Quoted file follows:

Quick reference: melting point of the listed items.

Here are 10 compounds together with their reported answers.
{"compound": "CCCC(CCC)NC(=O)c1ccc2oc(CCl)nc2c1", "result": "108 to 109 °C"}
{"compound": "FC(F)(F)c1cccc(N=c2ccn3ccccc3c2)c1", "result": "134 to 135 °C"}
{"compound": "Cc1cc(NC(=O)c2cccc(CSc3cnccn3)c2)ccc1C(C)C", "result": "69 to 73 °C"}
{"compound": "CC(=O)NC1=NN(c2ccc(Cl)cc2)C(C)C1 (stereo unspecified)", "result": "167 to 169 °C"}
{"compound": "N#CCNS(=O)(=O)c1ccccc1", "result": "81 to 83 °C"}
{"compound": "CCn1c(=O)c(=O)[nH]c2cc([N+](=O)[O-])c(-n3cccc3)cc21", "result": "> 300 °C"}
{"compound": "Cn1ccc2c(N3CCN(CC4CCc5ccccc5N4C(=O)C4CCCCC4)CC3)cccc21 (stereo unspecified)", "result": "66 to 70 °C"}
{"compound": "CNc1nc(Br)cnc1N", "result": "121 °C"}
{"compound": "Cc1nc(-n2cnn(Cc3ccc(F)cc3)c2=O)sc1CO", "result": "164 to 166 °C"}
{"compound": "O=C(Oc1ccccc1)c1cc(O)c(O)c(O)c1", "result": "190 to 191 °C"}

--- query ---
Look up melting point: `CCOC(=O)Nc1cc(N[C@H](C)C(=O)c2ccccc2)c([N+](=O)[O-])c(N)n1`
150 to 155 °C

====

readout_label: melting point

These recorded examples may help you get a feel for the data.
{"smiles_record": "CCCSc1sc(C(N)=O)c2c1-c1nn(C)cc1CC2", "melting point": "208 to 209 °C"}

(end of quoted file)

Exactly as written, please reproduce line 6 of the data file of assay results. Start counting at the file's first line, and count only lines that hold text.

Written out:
{"compound": "CC(=O)NC1=NN(c2ccc(Cl)cc2)C(C)C1 (stereo unspecified)", "result": "167 to 169 °C"}